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Contribution

Africa's Informal Product Designers

After reading Koos' inspiration about Colombia's informal economy, I wanted to learn more about informal economies and came across this interview with Steve Daniels, who spent time in Africa researching informal economies.
Steve Daniel's interview with Fast Company on the informal economy of Africa.

Steve Daniels spent some time in Africa researching informal economies, focusing on how informal craftsmen manufacture products with limited resources. He wrote a book on the subject entitled "Making Do".

Here are some highlights:

How did you become interested in innovation in Africa's informal sector?

Like many young designers, I’ve been passionate about technology to promote sustainable development. For a while I studied appropriate technology, a field that since the 1970s has sought to deliver life-saving and income-generating tools to communities throughout the developing world. However, countless accounts have shown that most projects don’t sustain themselves and don’t scale. That’s partly because those who design the technologies are so far removed from those who make, own, and use them. I took a trip to Kenya and Ghana to investigate how we might bridge this gap and quickly realized that Africa has a huge pool of untapped talent--the technologists of the informal economy. The informal economy comprises unregulated and unprotected, but legitimate microenterprises--more than 90 percent of non-agricultural employment in Kenya. Informal craftsmen, known as jua kali in Kenya, make their livelihoods by manufacturing products in the resource-constrained environment Westerners struggle so hard to adapt to. Their businesses thrive due to the complex networks among traders and producers. The indigenous talent of the jua kali will be essential to developing truly appropriate technologies and their networks the key to sustaining and scaling them. Making Do breaks down the skills and networks of the jua kali in order to understand the role craftsmen and collaborators like us might play in a unique form of industrialization for Africa.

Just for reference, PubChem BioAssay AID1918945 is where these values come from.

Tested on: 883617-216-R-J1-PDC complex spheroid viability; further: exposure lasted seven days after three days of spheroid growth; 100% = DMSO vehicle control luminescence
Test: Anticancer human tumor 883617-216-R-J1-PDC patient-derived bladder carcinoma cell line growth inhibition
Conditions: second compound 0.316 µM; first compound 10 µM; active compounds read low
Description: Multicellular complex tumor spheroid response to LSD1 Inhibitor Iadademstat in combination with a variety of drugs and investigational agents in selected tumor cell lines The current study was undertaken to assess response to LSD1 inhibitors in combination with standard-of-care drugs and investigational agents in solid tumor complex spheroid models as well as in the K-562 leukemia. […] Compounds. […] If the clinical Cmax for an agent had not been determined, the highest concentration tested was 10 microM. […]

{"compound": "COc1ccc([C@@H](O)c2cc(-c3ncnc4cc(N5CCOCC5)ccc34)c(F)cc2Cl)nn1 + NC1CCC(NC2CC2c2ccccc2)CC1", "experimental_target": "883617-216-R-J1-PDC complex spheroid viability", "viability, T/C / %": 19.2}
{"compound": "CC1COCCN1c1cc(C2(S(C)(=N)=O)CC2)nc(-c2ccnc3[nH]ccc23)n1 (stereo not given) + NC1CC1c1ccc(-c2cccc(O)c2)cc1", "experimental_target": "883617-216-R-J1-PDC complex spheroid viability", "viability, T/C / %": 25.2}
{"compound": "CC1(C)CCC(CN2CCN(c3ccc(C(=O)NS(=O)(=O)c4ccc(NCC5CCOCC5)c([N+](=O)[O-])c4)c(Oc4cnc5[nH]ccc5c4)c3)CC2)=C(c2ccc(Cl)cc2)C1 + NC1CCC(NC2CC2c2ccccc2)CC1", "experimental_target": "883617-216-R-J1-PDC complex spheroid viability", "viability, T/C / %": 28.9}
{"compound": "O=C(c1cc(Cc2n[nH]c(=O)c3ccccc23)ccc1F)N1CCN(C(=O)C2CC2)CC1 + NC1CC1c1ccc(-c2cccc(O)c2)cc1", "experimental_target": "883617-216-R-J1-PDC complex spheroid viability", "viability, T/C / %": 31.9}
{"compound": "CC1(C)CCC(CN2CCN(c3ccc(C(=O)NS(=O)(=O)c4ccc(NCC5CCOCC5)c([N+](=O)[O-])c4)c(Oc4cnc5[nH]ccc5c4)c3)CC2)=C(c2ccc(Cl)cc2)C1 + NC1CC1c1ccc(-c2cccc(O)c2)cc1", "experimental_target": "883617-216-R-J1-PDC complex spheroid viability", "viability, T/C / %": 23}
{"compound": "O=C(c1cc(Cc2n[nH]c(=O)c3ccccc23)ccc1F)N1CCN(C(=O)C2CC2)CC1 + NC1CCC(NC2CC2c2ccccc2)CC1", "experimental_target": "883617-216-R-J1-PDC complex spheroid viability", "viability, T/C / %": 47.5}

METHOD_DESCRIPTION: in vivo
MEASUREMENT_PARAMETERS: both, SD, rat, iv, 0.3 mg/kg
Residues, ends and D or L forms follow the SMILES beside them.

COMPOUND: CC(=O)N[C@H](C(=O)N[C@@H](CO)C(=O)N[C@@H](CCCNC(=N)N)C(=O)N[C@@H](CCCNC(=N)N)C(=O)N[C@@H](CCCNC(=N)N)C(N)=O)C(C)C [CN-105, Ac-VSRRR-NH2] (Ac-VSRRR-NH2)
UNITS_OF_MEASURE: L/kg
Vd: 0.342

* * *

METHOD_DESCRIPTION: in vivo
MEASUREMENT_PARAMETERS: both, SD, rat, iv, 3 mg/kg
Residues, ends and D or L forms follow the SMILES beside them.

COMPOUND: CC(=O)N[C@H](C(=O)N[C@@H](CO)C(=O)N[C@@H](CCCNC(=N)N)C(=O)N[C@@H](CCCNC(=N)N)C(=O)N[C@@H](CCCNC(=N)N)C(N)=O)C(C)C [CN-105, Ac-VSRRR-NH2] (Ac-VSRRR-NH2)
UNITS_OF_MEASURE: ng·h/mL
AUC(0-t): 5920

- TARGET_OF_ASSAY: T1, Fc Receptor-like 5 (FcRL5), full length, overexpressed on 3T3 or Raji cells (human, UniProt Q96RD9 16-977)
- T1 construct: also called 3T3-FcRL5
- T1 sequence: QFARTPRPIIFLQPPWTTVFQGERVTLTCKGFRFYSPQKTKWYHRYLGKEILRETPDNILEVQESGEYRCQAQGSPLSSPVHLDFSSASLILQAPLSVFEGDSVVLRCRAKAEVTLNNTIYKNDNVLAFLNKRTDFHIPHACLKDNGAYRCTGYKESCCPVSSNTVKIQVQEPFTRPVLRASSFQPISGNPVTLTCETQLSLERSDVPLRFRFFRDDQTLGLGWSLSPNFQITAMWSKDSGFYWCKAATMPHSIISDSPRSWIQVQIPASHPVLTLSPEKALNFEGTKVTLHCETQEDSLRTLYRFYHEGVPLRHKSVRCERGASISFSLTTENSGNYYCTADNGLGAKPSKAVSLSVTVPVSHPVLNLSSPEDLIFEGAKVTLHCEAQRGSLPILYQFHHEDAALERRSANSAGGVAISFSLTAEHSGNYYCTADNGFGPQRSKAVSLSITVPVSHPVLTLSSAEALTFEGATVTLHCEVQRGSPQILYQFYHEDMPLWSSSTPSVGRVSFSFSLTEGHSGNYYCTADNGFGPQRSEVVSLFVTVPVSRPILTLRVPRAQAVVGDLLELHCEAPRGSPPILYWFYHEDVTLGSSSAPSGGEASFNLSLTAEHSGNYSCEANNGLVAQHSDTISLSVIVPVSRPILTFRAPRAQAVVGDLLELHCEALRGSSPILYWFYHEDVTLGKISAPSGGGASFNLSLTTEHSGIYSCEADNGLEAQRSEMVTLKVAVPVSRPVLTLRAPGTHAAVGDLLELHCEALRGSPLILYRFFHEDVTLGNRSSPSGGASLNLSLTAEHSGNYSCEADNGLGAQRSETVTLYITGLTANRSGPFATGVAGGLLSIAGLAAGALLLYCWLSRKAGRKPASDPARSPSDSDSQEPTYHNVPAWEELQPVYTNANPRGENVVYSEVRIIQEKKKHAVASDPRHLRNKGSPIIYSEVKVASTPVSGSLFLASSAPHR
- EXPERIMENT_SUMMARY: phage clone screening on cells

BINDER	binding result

What would happen if Silicon Valley entrepreneurs and the jua kali swapped places for a week? What would the two different groups of entrepreneurs find similar and different in each other's shoes?

Innovation in the informal business clusters of Africa and advanced clusters like the Silicon Valley look quite different, but both have lessons to teach each other. The kind of innovation we see in the informal economy, sometimes referred to as bootstrapping or bricolage, is incredibly resourceful and creative. The jua kali can truly make treasure out of trash, leaving no waste behind. The jua kali clusters usually comprise businesses of one to five employees, which might seem inefficient in comparison to Western integration, but their transactions are embedded in social relations. Transaction costs are significantly reduced by practices like resource sharing, loans, and apprenticeships, all of which occur among connected entrepreneurs. If the jua kali ran Silicon Valley, the cluster would be composed of much smaller, yet more flexible and cooperative, businesses that mimic the creative enterprises in attendance at Western Maker Faires. Despite its strengths, bootstrapping is an inherently survivalist strategy. Most jua kali do what it takes to get by, but don’t seek out high-growth strategies. That’s where a Silicon Valley culture can be really empowering. Jua kali can’t always afford to invest in new technologies or markets, and most are not accustomed to this practice. If Silicon Valley entrepreneurs took over clusters like Gikomba or Kamukunji in Nairobi, we’d see more consolidation of businesses, quality control, and product innovation—perhaps geared more towards capital-intensive export markets. However, these values don’t always translate well to the informal economy, where low-cost operations and deep relationships with customers make jua kali wares domestically accessible.